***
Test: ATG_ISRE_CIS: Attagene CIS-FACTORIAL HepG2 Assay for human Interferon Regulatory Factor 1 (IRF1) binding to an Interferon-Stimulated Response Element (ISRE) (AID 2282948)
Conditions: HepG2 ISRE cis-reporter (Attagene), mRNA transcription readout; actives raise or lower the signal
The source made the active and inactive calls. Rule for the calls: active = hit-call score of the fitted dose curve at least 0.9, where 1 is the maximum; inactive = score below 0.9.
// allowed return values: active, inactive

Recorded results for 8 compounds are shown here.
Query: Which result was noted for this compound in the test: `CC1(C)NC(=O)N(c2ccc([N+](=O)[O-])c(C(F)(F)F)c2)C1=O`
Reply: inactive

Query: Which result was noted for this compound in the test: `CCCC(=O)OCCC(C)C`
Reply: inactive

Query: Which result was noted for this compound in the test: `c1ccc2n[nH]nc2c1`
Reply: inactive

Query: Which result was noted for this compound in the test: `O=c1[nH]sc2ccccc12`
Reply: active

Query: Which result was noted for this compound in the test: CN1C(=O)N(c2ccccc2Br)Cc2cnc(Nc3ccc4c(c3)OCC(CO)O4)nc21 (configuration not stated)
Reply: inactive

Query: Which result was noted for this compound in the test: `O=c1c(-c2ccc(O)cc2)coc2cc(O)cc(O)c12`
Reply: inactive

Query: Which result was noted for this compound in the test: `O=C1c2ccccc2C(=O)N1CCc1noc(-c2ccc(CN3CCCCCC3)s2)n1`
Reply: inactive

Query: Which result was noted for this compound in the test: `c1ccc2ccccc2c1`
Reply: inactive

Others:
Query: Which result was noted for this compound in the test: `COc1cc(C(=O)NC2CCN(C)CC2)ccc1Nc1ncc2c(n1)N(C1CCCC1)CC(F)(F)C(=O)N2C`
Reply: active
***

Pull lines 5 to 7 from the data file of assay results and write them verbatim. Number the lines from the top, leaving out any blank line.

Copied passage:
Recorded results for 8 compounds are shown here.
Query: Which result was noted for this compound in the test: `CC1(C)NC(=O)N(c2ccc([N+](=O)[O-])c(C(F)(F)F)c2)C1=O`
Reply: inactive